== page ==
The Infrastructure Layer – A Framework to Understand Business Credit Post 1


Last week, we talked about how new models of business credit still require an understanding of the different layers that enable credit to occur. With new techniques ready to disrupt how businesses are financed, we need to think beyond just the technology that acts as a necessary enabler and get down to understanding what I call the infrastructure of credit.

Think Blockchain. What is Blockchain? My colleague Jason Busch quoted this definition: “A peer to peer public ledger maintained by a decentralised network of computers that requires no central authority or trusted third parties”.  And right now there are several blockchain developments that are looking to enable finance in a new tokenized manner.  Perhaps tokens can eliminate risk because they cannot be duplicated, but does that mean we ignore the infrastructure for trade credit and rely on an autonomous system of record between organizations?

While new techniques are developing that will enable data triggered, event finance and receivable marketplaces aided by this technology, we will still live for some time in a world where many commercial finance loans are “asset-based” and the amount of the loans will bear a direct relationship to the amount of collateral available and how that collateral is actively monitored.

Click here to download your copy of the 2016 State of Supply Chain Finance Industry

In short, as traditional and non traditional finance worlds blur together, the infrastructure layer that sits on the top that governs how business trade flows are financed still matters.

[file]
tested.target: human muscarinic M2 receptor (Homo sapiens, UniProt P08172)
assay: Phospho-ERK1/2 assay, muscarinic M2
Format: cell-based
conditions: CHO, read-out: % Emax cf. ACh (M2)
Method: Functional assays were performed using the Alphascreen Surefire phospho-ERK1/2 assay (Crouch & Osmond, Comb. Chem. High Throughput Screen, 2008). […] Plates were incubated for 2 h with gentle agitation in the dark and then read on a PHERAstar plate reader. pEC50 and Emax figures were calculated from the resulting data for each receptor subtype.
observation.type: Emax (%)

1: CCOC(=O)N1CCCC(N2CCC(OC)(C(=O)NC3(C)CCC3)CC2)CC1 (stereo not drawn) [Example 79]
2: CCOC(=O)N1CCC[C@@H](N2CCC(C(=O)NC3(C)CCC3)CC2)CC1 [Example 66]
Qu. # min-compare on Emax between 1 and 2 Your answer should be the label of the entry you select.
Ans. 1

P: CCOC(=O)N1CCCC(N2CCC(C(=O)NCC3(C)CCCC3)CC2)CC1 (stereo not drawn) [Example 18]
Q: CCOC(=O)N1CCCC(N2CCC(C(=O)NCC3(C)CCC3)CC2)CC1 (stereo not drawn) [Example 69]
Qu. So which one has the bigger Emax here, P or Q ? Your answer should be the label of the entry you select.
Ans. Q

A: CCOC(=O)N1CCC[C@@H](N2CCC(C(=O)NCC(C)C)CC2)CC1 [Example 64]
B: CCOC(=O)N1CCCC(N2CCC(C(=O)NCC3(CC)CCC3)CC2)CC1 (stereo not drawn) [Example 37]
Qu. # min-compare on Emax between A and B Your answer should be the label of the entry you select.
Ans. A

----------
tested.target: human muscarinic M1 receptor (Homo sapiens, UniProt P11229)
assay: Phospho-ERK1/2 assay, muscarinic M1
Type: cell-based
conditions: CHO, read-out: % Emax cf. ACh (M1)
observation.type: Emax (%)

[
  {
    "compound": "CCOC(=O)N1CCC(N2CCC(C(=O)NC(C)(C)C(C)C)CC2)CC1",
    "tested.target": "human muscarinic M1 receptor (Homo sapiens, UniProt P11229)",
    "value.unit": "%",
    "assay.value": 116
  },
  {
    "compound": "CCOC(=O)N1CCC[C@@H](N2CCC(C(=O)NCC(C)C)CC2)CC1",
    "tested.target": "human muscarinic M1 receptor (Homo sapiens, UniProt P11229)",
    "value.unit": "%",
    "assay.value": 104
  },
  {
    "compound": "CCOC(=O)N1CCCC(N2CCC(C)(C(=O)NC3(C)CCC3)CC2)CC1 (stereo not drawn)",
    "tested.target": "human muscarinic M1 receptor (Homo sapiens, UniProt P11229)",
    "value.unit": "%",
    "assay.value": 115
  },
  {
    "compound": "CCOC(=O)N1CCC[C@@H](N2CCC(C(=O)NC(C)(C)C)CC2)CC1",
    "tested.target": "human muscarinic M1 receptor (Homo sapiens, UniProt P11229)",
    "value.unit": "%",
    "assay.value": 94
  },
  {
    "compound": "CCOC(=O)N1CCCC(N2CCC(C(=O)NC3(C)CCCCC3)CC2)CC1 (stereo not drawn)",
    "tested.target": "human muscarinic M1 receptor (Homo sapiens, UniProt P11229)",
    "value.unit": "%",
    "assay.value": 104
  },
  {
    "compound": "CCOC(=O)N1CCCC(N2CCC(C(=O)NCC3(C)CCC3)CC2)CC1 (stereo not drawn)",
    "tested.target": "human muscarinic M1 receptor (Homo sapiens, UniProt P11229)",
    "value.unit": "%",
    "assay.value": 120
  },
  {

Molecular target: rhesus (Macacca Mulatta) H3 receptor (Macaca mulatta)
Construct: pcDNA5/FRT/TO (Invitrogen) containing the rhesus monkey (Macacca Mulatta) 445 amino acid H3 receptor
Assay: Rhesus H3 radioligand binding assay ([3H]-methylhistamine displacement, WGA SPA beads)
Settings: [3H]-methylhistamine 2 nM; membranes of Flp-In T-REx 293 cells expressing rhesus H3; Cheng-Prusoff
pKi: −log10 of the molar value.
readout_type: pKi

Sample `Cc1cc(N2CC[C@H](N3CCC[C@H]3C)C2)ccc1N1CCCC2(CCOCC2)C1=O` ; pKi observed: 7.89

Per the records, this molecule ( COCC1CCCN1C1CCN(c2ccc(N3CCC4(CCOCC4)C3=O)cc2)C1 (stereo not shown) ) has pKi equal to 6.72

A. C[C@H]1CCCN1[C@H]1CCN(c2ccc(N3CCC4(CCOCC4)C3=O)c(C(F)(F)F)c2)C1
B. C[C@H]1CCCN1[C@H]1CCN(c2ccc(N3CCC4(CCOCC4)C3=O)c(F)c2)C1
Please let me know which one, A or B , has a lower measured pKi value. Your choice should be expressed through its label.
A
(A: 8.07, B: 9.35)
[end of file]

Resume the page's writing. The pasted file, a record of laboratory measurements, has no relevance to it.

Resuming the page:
Just what is this Infrastructure layer


While not going ten feet deep, below is a flavor of some of these layers in more detail:

Regulatory Framework

Regulatory issues include the Uniform Commercial Code and Basel III bank capital standards.   In the U.S. the Uniform Commercial Code (U.C.C.) governs private transactions including receivables. In Canada, it is the Personal Property Security Act or “PPSA”.  In different countries, different regulations apply.  Article 9 of the U.C.C. harmonizes the law of sales and other commercial transactions in all 50 states and deals primarily with transactions involving personal property (movable property), not real property (immovable property).  This article governs secured transactions where security interests are taken.  By allowing lenders to take a security interest on a collateral owned by a debtor's asset, the law provides lenders with a legal relief in case of default by the borrower. With such legal remedy available, lenders would therefore be able to lend capital at lower interest rates. Security interests are particularly valuable in bankruptcy, because creditors who have security interests in a bankrupt debtor's estate take precedence over creditors who lack such interests (unsecured creditors).

Legal Framework

The United States Bankruptcy Code Chapter 11 permits the reorganization of distressed businesses, while protecting the interests of creditors.   In essence, bankruptcy is a value reorganization event – it fixes value to an estate on the effective date of an agreed plan and finds a way to distribute that value to creditors if the firm cannot continue as a going concern. The value received is a waterfall, that is, senior creditors get what’s owed to them first, than junior creditors, etc. till cash runs out.

As it relates to SCF, while there are lots of common elements and features across supply chain finance structures, no two programs will be alike.   For example, there are legal differences between these three supply chain finance structures.

  • Invoice based SCF programs
  • Negotiable Instrument Based SCF programs
  • Non Recourse Receivable Purchase (Factoring)

Remember, infrastructure matters. Tomorrow we will look at some of the other key Infrastructure Layers.

Click here to download your copy of the 2016 State of Supply Chain Finance Industry

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